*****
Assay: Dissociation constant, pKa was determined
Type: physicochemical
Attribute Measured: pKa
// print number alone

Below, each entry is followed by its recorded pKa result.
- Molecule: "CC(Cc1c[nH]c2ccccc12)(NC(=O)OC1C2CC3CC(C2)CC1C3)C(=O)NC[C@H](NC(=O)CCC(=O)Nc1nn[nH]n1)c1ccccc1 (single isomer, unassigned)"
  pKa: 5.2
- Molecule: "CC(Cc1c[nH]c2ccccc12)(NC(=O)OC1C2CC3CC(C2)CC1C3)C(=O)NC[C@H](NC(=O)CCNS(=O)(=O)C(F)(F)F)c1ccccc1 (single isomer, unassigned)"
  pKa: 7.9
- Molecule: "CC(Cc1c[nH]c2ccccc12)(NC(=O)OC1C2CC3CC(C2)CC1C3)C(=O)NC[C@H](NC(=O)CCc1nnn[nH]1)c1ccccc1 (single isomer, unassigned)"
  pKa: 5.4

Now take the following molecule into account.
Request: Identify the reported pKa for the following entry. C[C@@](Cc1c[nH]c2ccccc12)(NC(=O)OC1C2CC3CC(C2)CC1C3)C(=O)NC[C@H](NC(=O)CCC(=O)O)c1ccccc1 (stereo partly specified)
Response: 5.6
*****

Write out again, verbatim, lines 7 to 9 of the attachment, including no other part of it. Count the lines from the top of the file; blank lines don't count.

  pKa: 5.2
- Molecule: "CC(Cc1c[nH]c2ccccc12)(NC(=O)OC1C2CC3CC(C2)CC1C3)C(=O)NC[C@H](NC(=O)CCNS(=O)(=O)C(F)(F)F)c1ccccc1 (single isomer, unassigned)"
  pKa: 7.9